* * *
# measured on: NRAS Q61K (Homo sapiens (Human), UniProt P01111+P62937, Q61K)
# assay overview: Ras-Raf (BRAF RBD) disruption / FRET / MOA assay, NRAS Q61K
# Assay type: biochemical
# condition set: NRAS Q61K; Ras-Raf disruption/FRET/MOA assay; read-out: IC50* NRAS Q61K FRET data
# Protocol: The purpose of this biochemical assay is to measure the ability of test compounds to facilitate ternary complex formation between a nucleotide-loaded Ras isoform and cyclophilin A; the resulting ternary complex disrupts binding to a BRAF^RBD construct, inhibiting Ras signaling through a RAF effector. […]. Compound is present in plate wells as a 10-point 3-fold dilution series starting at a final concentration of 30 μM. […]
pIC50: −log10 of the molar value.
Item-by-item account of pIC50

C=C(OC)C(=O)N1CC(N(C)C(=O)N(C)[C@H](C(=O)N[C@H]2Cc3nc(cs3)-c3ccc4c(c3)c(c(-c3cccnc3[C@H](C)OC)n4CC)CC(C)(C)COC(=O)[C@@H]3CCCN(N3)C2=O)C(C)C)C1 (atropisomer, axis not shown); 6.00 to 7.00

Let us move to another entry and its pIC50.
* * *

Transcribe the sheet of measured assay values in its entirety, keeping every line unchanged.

# measured on: NRAS Q61K (Homo sapiens (Human), UniProt P01111+P62937, Q61K)
# assay overview: Ras-Raf (BRAF RBD) disruption / FRET / MOA assay, NRAS Q61K
# Assay type: biochemical
# condition set: NRAS Q61K; Ras-Raf disruption/FRET/MOA assay; read-out: IC50* NRAS Q61K FRET data
# Protocol: The purpose of this biochemical assay is to measure the ability of test compounds to facilitate ternary complex formation between a nucleotide-loaded Ras isoform and cyclophilin A; the resulting ternary complex disrupts binding to a BRAF^RBD construct, inhibiting Ras signaling through a RAF effector. […]. Compound is present in plate wells as a 10-point 3-fold dilution series starting at a final concentration of 30 μM. […]
pIC50: −log10 of the molar value.
Item-by-item account of pIC50

C=C(OC)C(=O)N1CC(N(C)C(=O)N(C)[C@H](C(=O)N[C@H]2Cc3nc(cs3)-c3ccc4c(c3)c(c(-c3cccnc3[C@H](C)OC)n4CC)CC(C)(C)COC(=O)[C@@H]3CCCN(N3)C2=O)C(C)C)C1 (atropisomer, axis not shown); 6.00 to 7.00

Let us move to another entry and its pIC50.